Smart travelers are skeptical, cautious

Let's all take an oath: "I promise to be a smart traveler in 2007. I will not succumb to phony last-minute travel deals. And when I travel, I will be alert at all times and protect my personal property to the utmost of my ability."

Over the years I have known travelers who couldn't bear to pass up a nearly free cruise or resort vacation, only to learn later that they were scammed.


I've known people who have had their cameras stolen, not to mention passports and cash.

In most instances, these travel disasters could have been avoided. Not all - there are a lot of smart thieves out there - but most.


People need to be skeptical when they receive offers that sound too good to be true. In fact, they probably are.

And, by being attentive and cautious, people can protect their valuables while on the road. In most cases, applying common sense can save them.

Let's say you receive a postcard, fax or e-mail offer for a fabulous trip - "a fun-filled four-day, three-night vacation to magical Orlando, home of Walt Disney World, Universal Studios, SeaWorld and more." All you have to do is call a toll-free number, listen to a scripted spiel, give them a credit card number, or send a certified check or money order.

Then your troubles begin. You have nothing in writing, you don't have a clue about the resort or when you can even go. As for canceling, good luck.

The American Society of Travel Agents and the Federal Trade Commission warn consumers about getting suckered into such deals, plunking down money without having complete details in writing. Typically, says ASTA, scam operators won't give full and complete information in writing until after they have been paid. ASTA also advises:

Never pay for a trip in cash.

Walk away from high-pressure sales presentations that don't allow time to evaluate the offer, or that require income disclosure.

Be suspicious of companies that require that you wait at least 60 days to take your trip.


If you think you've been scammed, contact your local Better Business Bureau, state consumer affairs office or ASTA's Consumer Affairs Department at complaint.asp.

Now let's say you're getting ready to travel. Don't even consider taking all your money in cash.

American Express, for example, tells travelers to carry a "diversified wallet," a combination of credit cards, debit cards, traveler's checks/check card and local currency. When you are out and about, carry only what you need for the day; lock up the rest in your hotel room safe along with your passport.

Travel safety expert Kevin Coffey, a police detective and chief executive of his own company, Corporate Travel Safety (, offered this advice: "Carry what you absolutely need - a driver's license; an emergency contact card with names, phone numbers, cell phone numbers, e-mail addresses; cash and needed credit cards.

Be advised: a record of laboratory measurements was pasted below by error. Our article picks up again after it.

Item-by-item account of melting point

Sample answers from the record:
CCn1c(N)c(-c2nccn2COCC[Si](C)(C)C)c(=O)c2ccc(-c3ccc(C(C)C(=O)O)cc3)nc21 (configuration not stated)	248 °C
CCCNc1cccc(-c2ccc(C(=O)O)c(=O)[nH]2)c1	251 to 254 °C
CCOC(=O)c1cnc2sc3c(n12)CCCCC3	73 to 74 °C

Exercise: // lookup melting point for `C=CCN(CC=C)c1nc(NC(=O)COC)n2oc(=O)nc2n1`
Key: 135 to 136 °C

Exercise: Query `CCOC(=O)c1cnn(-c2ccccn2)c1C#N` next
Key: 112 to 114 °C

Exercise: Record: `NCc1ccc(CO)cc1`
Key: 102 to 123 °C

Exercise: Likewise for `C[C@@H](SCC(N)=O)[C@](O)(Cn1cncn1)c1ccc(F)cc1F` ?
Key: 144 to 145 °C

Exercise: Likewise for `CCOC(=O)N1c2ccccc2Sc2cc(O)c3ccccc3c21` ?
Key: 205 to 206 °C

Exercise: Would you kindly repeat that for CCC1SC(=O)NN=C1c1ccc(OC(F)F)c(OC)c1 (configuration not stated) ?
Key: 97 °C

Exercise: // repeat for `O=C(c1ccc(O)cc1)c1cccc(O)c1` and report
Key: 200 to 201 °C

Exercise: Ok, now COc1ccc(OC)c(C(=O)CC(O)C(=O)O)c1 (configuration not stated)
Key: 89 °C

"Sanitize your wallet. Leave behind unneeded credit cards, department store, gas and library cards. And you should not carry your Social Security card, which reduces the chance of identity theft."

Whether you travel domestically or internationally, you also need to be careful with cameras and laptops. You must be aware of who's around you in a crowd.


When asked about the latest scams thieves use, Coffey said pickpockets have been using variations of the same ploys for years - anything to distract a prospective target. Among the distraction techniques:

Pigeon poop or ketchup ploy. On a crowded sidewalk, someone will tell you that you have bird droppings or ketchup on your coat and offer to clean up the mess. While the person has you distracted, his cohort will lift your wallet, purse or carry-on and disappear before you know what happened.

The shoe drop. A variation of bird droppings, someone puts a glob of something on your shoe. As shoeshine boys scurry around you while offering to clean your shoe, your wallet is lifted.

The lush worker. This pickpocket pretends to be drunk, ricocheting off passengers on a subway until he stumbles into his target. As you fend him off, his hand goes into your jacket pocket, another popular spot for billfolds.

Coffey advises men not to carry their billfolds in the "sucker pocket," a rear pants pocket. "If you carry a billfold, put it in a front pocket."

Women, Coffey said, should carry as little information as possible in their purses, which should be as small as possible. There are new types of travel purses, he said, with straps reinforced with steel mesh that can't be cut.


You can lock your luggage, even at airports, if you use locks approved by the Transportation Security Administration.

Finally, remember your oath.

Alfred Borcover writes for the Chicago Tribune.


Dress with care -- Don't wear expensive-looking jewelry. Dress conservatively - not flashy, not overly casual. Protect personal information -- Make copies of your passport, credit cards and other valuable papers, and stash them in your luggage. Tech-savvy travelers store personal information on a USB thumb drive and can access data on any computer. Avoid theft -- If you travel by automobile, never put items in your trunk at your final destination, where thieves can be waiting and watching. Stow your things before you get there. Hide medications -- At hotels, especially in underdeveloped countries, travelers should hide medications such as Vicodin and Valium that can be sold for hefty prices on the black market. Be alert -- Check out travel scam alerts at